How to Make a simple Timber Cookbook Stand or iPad Stand or Art Stand
A simple DIY project that you can make with very few tools and leftover material you may have lying around. This project gives you the opportunity to recycle some old pallet wood or even some old shelving, which is what I am doing.
It’s also a perfect example of a DIY product that you can make as a gift for friends and family, or even sell at weekend markets in your local area.
This wooden stand is also perfect to hold your iPad or even some artwork.
The Cookbook Stand
The style of this cookbook stand is based on an artists easel.
Here is a shot of the finished project sitting on the bench in my workshop.
(Actually, this image is “almost” the finished project. I needed to add one extra piece of timber to make this stand work a little bit better. It’s all explained at the end of this article)
The wooden cookbook stand is still just raw wood, as I haven’t decided on using stain or tung oil yet.
As I mentioned above, I used old timber shelving that I had lying around. I was actually considering burning the lot until I thought of this cookbook stand idea.
After pulling each shelf apart, the timber slats were in really good condition. It was already dressed and would need just a light sand to finish nicely.
This timber is 58mm x 12mm. (2 1/4″ x 1/2″)
Making the Cookbook Stand
First, keep in mind that you can use any wood that you want to. These timber slats were 58mm x 12mm, but anything similar will work just fine.
The first thing I did was cut the 2 vertical pieces, which will be the front legs of the cookbook stand.
The ends of each piece are cut at 15 degrees.
The length of each piece is 330mm. (13″)
Even though the timber I am using is being recycled from old shelves, it is dressed and in very good condition. So I just needed to give each piece a light sanding as I went along.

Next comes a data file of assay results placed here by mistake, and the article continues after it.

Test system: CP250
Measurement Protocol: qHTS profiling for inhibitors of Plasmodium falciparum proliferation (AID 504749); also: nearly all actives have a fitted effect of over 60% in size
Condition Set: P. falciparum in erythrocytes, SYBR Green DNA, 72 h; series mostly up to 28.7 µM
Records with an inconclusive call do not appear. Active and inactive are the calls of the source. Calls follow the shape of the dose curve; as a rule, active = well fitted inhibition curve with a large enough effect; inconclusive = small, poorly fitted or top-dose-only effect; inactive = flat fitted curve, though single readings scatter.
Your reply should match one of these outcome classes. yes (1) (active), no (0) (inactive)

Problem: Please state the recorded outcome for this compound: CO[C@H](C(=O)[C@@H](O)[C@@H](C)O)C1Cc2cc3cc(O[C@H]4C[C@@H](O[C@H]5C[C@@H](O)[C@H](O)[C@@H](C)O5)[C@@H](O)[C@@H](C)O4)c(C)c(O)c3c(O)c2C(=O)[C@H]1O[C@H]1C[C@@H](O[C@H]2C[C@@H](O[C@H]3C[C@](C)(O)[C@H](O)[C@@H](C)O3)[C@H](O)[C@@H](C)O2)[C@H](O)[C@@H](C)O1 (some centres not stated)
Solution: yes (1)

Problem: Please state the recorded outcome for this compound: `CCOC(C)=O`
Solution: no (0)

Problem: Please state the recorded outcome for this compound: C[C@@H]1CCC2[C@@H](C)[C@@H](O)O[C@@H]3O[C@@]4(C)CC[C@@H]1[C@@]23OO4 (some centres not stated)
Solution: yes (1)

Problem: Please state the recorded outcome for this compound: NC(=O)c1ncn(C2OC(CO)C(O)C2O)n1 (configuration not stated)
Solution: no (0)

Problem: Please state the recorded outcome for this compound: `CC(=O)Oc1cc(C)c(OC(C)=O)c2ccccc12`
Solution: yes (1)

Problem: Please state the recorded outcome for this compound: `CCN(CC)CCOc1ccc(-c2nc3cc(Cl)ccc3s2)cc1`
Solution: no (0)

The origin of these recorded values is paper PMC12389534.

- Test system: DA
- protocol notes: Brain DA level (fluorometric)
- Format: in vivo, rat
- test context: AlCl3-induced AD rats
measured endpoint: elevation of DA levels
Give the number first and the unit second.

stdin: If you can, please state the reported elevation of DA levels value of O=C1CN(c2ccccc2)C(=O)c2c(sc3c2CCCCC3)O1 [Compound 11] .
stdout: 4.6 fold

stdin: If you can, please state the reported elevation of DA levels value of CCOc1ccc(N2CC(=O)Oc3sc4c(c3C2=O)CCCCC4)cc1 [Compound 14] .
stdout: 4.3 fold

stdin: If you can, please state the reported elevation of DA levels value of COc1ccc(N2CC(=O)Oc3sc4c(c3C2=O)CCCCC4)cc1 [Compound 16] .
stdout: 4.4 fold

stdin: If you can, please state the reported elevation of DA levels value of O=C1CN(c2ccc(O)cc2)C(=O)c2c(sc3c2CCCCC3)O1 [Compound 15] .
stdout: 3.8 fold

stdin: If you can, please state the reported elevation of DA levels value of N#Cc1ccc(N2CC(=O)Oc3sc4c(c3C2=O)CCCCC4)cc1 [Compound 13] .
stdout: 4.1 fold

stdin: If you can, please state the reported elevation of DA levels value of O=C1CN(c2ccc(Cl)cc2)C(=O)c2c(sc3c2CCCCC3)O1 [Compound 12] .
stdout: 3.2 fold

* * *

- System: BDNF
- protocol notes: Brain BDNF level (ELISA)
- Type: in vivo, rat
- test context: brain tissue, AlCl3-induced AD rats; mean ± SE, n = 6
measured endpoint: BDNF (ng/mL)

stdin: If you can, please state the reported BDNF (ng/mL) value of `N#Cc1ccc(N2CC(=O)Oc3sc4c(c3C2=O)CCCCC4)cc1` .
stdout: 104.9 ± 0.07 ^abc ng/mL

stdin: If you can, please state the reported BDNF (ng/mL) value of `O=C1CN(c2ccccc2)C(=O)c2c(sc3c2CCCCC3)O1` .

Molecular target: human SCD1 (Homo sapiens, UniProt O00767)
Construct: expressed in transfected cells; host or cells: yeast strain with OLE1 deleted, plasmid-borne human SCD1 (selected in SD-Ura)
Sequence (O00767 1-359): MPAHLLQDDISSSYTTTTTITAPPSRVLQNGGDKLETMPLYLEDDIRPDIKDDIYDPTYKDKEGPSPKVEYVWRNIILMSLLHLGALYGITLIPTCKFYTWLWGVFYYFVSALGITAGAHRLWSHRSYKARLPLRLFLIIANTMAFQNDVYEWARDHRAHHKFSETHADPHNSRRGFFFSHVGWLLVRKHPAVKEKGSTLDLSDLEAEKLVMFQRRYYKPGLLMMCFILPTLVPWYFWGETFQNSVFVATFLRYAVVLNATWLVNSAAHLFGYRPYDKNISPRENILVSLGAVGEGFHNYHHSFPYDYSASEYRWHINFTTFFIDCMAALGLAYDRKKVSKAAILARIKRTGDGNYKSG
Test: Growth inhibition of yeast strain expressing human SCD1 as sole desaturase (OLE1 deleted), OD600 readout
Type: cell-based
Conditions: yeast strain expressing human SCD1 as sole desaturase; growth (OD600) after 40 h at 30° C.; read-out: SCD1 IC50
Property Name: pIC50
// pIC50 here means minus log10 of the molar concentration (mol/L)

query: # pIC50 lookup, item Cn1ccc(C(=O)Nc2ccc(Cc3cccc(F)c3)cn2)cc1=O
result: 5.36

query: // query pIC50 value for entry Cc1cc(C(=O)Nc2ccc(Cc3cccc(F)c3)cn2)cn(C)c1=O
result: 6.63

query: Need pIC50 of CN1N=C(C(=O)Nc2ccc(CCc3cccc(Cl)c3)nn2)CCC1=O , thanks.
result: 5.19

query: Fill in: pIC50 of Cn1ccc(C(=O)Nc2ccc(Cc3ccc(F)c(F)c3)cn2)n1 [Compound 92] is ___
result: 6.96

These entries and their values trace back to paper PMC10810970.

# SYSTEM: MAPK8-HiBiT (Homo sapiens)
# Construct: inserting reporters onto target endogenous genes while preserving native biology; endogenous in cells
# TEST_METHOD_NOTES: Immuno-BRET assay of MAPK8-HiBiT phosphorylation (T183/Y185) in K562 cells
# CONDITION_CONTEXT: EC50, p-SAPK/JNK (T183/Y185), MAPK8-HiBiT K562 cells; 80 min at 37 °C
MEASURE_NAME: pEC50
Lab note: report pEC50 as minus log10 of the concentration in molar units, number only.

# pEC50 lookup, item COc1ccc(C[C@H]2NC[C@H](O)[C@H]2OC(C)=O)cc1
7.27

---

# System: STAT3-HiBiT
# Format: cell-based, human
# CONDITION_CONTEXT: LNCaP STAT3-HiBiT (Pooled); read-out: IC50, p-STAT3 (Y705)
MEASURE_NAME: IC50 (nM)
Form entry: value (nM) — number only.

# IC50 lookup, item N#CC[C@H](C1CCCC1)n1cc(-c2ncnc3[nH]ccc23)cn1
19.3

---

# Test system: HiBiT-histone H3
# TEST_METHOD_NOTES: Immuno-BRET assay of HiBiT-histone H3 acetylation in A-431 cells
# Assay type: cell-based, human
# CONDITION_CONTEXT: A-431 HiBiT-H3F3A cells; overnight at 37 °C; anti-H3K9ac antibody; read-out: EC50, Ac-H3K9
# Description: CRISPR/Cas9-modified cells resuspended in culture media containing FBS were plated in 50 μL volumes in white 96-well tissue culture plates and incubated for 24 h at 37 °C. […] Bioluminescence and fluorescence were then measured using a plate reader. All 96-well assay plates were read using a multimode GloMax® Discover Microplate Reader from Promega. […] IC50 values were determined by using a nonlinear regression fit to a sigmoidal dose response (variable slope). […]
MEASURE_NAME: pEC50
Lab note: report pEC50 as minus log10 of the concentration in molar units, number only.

Also, just to clarify, I am cutting and sanding as I go along because I’m working out all the measurements as I go along.
To hold the verticals in place while working out the measurement for the top piece, I clamped a piece of plywood to my bench to work as a straight edge.
By sitting the verticals against the straight edge I know that they are in their final position so I can get a measurement for the top piece.
This top piece is attached to the back of the cookbook stand. So make sure you have your timber pieces the right way around on your bench. You don’t want to make the mistake of nailing this top piece to the front faces of your timber.
The ends need to be cut at 15 degrees. The length of the long points is 145mm.
I added glue to the top of the vertical pieces.
Then nailed the piece in place using 20mm x 1.6mm flat head nails. I used the flat head nails as I wanted them to stand out, to make it a bit more rustic looking.
Next is to set up the front horizontal piece that the cookbook sits on. This is made up of 2 pieces.
For the front piece I used the same timber as the verticals, and for the base 38mm x 18mm Plywood.
Both pieces are cut at 340mm long. (13 3/8″)
To join the pieces together I wanted to use the same flat head nails as I used on the top piece on the back.
Because the nails will be visible on the front, it’s important to space them out evenly.